In the AFL, North Melbourne, Geelong, the Western Bulldogs and Melbourne have at least committed to make their venues pokies-free.

The Alliance for Gambling Reform’s Tim Costello said the league must do more.

“They’ve been saying ‘let’s get clubs out of pokies’ because they do such profound damage to the community.”

In a statement to the ABC, a spokesman for the AFL described VFL clubs as “pillars of the community.”

He said the AFL has reduced licence fees, salary caps and is subsidising travel.

“The AFL continues to work with all VFL clubs on new revenue opportunities to diversify their business operations ensuring the legacy of these clubs continues to play an important part in the Australian football landscape,” he said.

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Cam Ilett, going for his 8th NTFL premiership, is at the crest of an unparalleled football career


Does the legend of Cameron Ilett, a footballer in the Northern Territory who has achieved more than any other, have a tinge of tragedy?

In the same breath that he is praised as one of the Territory’s footballing greats, there is also an exhale of lament when contemplating Ilett’s career of nearly 400 matches — zero of which have come in the Australian Football League (AFL).

“Put it this way: there’s plenty of blokes that have played AFL that Cameron is a significantly better player than,” says his old teammate and coach Ricky Nolan.

“They’ve made a big, big mistake not picking him up,” reckons Northern Territory football icon Darryl Window.

Grey Morris, the veteran football writer at the NT News, has long viewed Ilett as a human-shaped blind spot to many a short-sighted AFL recruiter.

“I continue to scratch my head on why an AFL club never picked him up a dozen years ago,” he says.

Cam Ilett is widely considered to be the NT Thunder’s greatest-ever player.(

Supplied: AFLNT

)

The Territory’s Russell Jeffrey, whose career playing at St Kilda and Brisbane in the AFL qualifies him to speak about a hypothetical career at the elite level for Ilett, is sure he would have been up to the standard.

“It’s something that every AFL club should actually regret,” he says.

“He’s just gotten better and better over the years, so in the AFL system who knows how much better he might have been?”

But ask spectators of NT football if there’s anything tragic about Ilett’s career, and they’ll tell you they are just grateful for having watched more than 20 years of him up close at local footy ovals.

“Because he was located in the Territory, because he was stuck in the NT — and I mean that in a good way — he’s going to be remembered as one of the all-time greats even though he hasn’t played a game of AFL football,” Window says.

Cameron Ilett smiles wearing the Nichols Medal around his neck.
Cameron Ilett won the Nichols Medal for the NTFL’s best and fairest player in 2014/15 and 2017/18.(

Supplied: AFLNT

)

The fortune in all this for the local football watcher was well described by Rex Nixon, a historian for the St Mary’s Football Club, when he said:

“If ever the AFL recruiting scouts have got it wrong it is that Cameron has never been drafted. But their bad luck is the football people of Darwin’s good luck.”

‘Put up his statue’

But was it possibly Ilett’s good luck too?

“Stuck” in the Northern Territory, after 22 seasons and 10 premierships, he now makes a claim for the greatest footballer to ever play in the Northern Territory.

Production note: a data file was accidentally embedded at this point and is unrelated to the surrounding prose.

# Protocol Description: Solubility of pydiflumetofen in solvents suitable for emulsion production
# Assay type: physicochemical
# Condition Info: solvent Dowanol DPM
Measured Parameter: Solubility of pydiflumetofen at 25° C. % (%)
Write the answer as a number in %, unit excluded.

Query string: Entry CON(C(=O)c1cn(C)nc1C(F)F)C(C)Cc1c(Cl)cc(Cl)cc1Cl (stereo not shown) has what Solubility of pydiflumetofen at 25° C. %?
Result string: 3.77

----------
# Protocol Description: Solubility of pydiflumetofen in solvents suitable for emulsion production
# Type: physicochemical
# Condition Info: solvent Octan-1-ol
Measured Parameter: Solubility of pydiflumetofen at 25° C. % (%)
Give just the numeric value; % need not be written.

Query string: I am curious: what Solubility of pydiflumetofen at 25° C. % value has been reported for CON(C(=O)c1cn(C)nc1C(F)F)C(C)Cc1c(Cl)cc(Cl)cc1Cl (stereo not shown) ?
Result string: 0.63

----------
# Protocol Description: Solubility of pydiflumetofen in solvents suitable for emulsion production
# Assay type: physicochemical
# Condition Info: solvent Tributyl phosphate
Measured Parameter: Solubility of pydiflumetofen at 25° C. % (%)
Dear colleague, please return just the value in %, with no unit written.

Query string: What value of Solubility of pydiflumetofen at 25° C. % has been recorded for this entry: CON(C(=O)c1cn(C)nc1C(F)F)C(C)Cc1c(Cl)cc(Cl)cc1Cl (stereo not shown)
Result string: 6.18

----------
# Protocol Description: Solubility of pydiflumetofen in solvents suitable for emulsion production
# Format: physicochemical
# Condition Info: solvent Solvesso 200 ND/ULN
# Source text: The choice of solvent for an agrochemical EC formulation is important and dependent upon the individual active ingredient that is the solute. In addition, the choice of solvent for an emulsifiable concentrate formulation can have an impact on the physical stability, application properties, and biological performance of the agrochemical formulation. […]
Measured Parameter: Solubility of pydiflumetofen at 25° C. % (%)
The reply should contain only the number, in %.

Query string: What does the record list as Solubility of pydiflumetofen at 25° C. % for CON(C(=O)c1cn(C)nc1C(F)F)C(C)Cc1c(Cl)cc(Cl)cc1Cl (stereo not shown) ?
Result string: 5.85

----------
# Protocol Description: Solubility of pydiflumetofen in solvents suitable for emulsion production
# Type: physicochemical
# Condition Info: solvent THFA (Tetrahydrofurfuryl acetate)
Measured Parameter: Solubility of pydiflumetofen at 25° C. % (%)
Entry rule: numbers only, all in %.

On Saturday he will play in his 12th Northern Territory Football League decider against his old club St Mary’s, in the second year in a row the league’s most successful club will meet its most decorated individual in the grand final.

Cam Ilett chases the football in a St Mary's jersey as he is chased by a Wanderers player.
Cam Ilett started his NTFL career with St Mary’s, where he won five premierships.(

Supplied: AFLNT

)

A premiership would be Ilett’s eighth in the NTFL and would be his third in a row at Nightcliff after he joined the club for the 2017/18 season.

Before he joined, Nightcliff had not won a premiership in 53 years — the longest drought in NTFL history.

If Nightcliff is victorious, it will be Ilett’s second premiership three-peat following his premierships at St Mary’s under Ricky Nolan from 2013-2016.

Since his senior career began as a 15-year-old in the 2001/02 season, Ilett has won two Nichols Medals for the NTFL’s best and fairest player — a number that could possibly have been higher if not for his NT Thunder commitments, which severely limited the number of NTFL games he could play.

At the NT Thunder, playing with a representative side of the Territory’s best footballers in the North East Australian Football League (NEAFL), Ilett was club champion four times, the NEAFL best and fairest once, a two-time premier, was voted best on ground in the 2011 NEAFL grand final, made the NEAFL team of the year six times (four of which he was captain), and was named captain of the NT Thunder’s team of the decade.

NTFL Grand Final
Ilett, pictured centre, won back-to-back premierships with Nightcliff in 2018/19 and 2019/20.(

ABC News: Dane Hirst

)

ABC grandstand football commentator Charlie King says it’s a resume that surpasses all others.

“I’ve been watching footy in Darwin and the Territory since 1966. So I’ve seen the best,” says King, who mentions John “Bubba” Tye, Ted Liddy, Ninny Briston, Barney Quall, Michael Graham and Joe Daby as some of the other greats to consider.

Phillip Wills, Ilett’s teammate at NT Thunder and Nightcliff and past opponent when Wills played for the Darwin Buffaloes, says Ilett is unanimously thought of around the league as one of, if not the, greatest ever.

“There’s no question about it and you see that from a lot of opposition players and supporters — when it’s pretty consistent around whoever has watched him play, you know there’s something special about him,” he says.

Cam Ilett handpasses during the 2019-20 grand final between Nightcliff and St Mary's.
Cam Ilett handpasses during the 2019-20 grand final between Nightcliff and St Mary’s.(